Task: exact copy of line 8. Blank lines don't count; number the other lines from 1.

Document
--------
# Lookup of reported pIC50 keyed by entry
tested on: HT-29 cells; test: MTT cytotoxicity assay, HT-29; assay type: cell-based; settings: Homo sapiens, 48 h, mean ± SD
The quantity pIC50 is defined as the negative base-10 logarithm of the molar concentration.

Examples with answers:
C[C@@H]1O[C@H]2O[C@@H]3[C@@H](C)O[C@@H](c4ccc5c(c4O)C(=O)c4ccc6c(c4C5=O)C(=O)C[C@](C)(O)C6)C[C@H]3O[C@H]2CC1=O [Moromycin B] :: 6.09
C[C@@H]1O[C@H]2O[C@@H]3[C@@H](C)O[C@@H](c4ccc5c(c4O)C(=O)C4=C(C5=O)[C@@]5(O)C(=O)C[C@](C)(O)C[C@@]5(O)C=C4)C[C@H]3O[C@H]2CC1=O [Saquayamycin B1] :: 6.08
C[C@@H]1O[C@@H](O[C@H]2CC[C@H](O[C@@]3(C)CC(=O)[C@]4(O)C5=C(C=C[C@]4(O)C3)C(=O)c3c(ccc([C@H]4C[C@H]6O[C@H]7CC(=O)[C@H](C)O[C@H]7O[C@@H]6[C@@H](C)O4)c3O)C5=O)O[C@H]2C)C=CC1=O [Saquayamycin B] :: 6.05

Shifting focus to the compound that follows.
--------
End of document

Shifting focus to the compound that follows.